The Straw-Necked Ibis must have thought the food worth a return visit, for it was back again this morning. Still solitary, it was sharing the bounty with two ducks, two Corellas, a kookaburra and a flock of Sulphur Crested Cockatoos.  My best guess is that there is some kind of burrowing larvae hatching at this time of year, but I don’t have the knowledge to even guess what that might be.  Fodder for a future research project, perhaps!

What pleased me is that the Ibis was closer to the house than it was last night, so I was able to photograph it through the window without scaring it away. This time I was able to capture both the iridescent feathers and the straw-like feathers that adorn its neck and give the bird its name.

More details are provided in the photograph captions:

Straw-Necked Ibis
The iridescent nature of the feathers can be seen in the photograph
Shiny  Shoulders
I love the pink sheen on the birds shoulders in this photograph. It also provides a better look at the head and neck.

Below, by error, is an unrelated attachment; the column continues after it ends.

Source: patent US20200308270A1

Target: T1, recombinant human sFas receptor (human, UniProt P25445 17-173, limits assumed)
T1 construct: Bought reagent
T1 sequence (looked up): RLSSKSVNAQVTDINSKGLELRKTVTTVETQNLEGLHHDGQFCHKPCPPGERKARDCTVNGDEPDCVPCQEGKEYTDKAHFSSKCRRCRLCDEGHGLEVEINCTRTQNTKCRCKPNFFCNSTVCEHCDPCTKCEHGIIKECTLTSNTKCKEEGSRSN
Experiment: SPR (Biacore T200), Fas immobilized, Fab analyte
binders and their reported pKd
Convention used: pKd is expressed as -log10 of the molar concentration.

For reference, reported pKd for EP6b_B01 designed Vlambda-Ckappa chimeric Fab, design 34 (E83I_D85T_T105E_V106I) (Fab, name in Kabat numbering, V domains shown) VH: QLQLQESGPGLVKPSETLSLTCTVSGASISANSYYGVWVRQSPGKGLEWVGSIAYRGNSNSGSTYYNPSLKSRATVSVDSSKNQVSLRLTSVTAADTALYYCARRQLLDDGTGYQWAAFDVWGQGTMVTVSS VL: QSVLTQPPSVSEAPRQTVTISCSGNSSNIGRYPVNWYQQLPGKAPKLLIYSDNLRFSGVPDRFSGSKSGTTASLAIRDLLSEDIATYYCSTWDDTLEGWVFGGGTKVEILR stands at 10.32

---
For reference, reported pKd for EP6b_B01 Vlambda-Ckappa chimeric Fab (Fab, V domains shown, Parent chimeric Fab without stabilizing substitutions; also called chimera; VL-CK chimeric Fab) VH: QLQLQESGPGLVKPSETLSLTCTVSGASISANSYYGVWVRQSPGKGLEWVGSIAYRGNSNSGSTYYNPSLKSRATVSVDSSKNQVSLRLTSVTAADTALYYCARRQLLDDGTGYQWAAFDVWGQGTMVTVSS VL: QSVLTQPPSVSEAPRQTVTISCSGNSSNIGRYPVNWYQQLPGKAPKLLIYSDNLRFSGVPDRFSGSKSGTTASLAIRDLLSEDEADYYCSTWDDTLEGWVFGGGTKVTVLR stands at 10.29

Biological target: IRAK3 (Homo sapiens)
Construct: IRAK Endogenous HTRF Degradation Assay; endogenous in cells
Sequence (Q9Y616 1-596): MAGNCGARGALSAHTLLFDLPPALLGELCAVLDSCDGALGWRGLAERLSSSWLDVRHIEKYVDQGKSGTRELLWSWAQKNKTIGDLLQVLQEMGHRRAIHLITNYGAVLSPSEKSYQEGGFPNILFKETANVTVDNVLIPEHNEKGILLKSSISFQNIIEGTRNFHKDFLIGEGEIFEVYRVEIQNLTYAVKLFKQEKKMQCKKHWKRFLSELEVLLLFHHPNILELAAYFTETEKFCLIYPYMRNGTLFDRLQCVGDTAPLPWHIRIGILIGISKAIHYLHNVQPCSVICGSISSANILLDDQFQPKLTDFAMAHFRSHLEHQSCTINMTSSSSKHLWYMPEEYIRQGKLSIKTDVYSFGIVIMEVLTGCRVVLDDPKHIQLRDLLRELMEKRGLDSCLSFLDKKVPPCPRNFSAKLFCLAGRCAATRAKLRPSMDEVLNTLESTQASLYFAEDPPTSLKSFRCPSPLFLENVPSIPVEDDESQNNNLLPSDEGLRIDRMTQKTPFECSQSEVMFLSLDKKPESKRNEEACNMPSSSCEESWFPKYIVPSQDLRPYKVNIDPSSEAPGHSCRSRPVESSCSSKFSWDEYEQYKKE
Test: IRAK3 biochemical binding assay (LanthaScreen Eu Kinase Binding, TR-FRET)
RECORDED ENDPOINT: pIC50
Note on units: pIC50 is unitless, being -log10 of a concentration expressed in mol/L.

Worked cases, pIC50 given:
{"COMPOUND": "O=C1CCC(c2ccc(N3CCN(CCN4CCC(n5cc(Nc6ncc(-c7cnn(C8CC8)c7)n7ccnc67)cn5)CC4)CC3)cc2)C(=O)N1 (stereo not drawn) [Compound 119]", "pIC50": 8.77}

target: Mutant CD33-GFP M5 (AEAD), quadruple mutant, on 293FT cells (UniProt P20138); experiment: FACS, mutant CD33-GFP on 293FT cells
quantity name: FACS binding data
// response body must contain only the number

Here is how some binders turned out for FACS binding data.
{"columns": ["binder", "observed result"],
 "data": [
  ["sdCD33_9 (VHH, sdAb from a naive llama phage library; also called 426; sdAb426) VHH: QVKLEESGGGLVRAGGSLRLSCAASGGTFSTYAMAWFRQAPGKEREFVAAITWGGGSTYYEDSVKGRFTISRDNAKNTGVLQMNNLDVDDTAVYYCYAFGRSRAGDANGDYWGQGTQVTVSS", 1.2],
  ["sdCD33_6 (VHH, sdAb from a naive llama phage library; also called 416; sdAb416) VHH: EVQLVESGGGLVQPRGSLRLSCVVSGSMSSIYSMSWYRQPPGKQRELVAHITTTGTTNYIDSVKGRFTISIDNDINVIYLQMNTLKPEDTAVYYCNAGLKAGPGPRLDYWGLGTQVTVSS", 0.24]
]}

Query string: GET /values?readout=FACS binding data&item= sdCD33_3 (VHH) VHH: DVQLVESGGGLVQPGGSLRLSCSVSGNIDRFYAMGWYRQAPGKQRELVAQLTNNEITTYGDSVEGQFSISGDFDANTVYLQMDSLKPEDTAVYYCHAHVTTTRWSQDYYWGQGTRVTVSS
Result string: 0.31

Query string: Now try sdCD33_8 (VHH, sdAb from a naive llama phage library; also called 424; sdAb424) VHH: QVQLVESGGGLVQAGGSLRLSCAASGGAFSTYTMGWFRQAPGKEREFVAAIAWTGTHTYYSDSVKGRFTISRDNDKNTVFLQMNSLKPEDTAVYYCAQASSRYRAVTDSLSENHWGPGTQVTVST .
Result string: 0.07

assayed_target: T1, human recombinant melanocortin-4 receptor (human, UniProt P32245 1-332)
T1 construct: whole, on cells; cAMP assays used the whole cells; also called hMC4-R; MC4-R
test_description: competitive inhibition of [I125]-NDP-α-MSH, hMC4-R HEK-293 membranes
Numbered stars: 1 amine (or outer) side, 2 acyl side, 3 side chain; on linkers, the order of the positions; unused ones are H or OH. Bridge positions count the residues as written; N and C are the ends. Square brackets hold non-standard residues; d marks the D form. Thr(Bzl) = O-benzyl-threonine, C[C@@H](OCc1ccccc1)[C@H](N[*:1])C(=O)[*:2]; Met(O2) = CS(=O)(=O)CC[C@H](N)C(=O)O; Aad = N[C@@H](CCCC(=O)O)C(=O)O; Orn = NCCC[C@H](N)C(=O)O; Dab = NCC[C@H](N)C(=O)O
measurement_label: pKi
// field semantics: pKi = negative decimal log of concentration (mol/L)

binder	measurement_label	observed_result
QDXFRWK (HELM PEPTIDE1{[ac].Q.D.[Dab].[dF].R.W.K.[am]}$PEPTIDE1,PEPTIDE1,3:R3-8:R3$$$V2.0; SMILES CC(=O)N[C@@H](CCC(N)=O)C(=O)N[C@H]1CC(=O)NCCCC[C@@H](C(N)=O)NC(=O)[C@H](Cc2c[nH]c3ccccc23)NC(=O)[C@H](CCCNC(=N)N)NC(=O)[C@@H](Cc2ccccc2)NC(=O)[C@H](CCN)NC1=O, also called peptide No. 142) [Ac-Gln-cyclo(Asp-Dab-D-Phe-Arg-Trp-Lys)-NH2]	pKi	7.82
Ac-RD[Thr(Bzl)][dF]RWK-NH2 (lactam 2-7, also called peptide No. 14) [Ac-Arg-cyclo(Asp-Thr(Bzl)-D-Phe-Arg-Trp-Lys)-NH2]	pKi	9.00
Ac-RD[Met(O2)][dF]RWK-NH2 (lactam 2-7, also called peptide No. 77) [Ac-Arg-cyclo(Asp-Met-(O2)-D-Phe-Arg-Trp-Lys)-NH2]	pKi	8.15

Profile
This profile again shows the iridescent feathers
...and Turn
The Ibis had a reasonably methodical way of searching for food, walking along in a straight line, turning and walking back in another straight line approximately 30 cm up from the first line.
Straw-like feathers
The straw-like feathers that give the bird its name can be seen on the neck in this photograph.
That's far enough!
Unlike the ducks yesterday, the Cockatoos were not so keen on sharing. They weren’t threatening, but would amble in front of the Ibis to head it off in another direction when it got too close to their patch of ground.
Cockatoos and Coresllas
Just some of the Cockatoos and Corellas competing for those tasty morsels in the ground.